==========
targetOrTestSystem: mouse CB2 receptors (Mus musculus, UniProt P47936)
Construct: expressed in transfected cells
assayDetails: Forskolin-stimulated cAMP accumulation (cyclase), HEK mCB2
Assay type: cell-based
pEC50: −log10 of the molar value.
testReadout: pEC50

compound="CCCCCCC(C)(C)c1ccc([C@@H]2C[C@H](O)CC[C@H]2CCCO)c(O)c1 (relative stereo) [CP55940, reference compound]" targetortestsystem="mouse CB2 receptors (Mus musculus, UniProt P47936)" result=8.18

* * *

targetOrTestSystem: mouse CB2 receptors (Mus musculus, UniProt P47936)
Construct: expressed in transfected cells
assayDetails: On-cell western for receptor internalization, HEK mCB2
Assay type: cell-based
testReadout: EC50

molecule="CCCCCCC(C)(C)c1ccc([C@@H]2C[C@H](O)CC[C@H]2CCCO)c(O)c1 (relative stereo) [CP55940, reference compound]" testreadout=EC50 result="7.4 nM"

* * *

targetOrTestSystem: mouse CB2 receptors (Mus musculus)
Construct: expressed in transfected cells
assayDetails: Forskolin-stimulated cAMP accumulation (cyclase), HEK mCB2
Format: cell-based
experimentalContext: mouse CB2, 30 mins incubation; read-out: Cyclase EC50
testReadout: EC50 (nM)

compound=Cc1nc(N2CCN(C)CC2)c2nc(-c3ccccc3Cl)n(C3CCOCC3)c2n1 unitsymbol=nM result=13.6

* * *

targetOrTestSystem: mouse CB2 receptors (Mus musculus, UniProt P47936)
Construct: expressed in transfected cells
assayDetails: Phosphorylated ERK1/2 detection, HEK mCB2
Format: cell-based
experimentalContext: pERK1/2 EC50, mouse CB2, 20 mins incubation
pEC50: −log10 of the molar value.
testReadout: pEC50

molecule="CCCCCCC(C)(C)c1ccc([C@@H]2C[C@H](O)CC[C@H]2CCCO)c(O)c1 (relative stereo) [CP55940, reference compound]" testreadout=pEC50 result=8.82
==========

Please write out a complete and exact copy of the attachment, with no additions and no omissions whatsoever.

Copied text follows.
targetOrTestSystem: mouse CB2 receptors (Mus musculus, UniProt P47936)
Construct: expressed in transfected cells
assayDetails: Forskolin-stimulated cAMP accumulation (cyclase), HEK mCB2
Assay type: cell-based
pEC50: −log10 of the molar value.
testReadout: pEC50

compound="CCCCCCC(C)(C)c1ccc([C@@H]2C[C@H](O)CC[C@H]2CCCO)c(O)c1 (relative stereo) [CP55940, reference compound]" targetortestsystem="mouse CB2 receptors (Mus musculus, UniProt P47936)" result=8.18

* * *

targetOrTestSystem: mouse CB2 receptors (Mus musculus, UniProt P47936)
Construct: expressed in transfected cells
assayDetails: On-cell western for receptor internalization, HEK mCB2
Assay type: cell-based
testReadout: EC50

molecule="CCCCCCC(C)(C)c1ccc([C@@H]2C[C@H](O)CC[C@H]2CCCO)c(O)c1 (relative stereo) [CP55940, reference compound]" testreadout=EC50 result="7.4 nM"

* * *

targetOrTestSystem: mouse CB2 receptors (Mus musculus)
Construct: expressed in transfected cells
assayDetails: Forskolin-stimulated cAMP accumulation (cyclase), HEK mCB2
Format: cell-based
experimentalContext: mouse CB2, 30 mins incubation; read-out: Cyclase EC50
testReadout: EC50 (nM)

compound=Cc1nc(N2CCN(C)CC2)c2nc(-c3ccccc3Cl)n(C3CCOCC3)c2n1 unitsymbol=nM result=13.6

* * *

targetOrTestSystem: mouse CB2 receptors (Mus musculus, UniProt P47936)
Construct: expressed in transfected cells
assayDetails: Phosphorylated ERK1/2 detection, HEK mCB2
Format: cell-based
experimentalContext: pERK1/2 EC50, mouse CB2, 20 mins incubation
pEC50: −log10 of the molar value.
testReadout: pEC50

molecule="CCCCCCC(C)(C)c1ccc([C@@H]2C[C@H](O)CC[C@H]2CCCO)c(O)c1 (relative stereo) [CP55940, reference compound]" testreadout=pEC50 result=8.82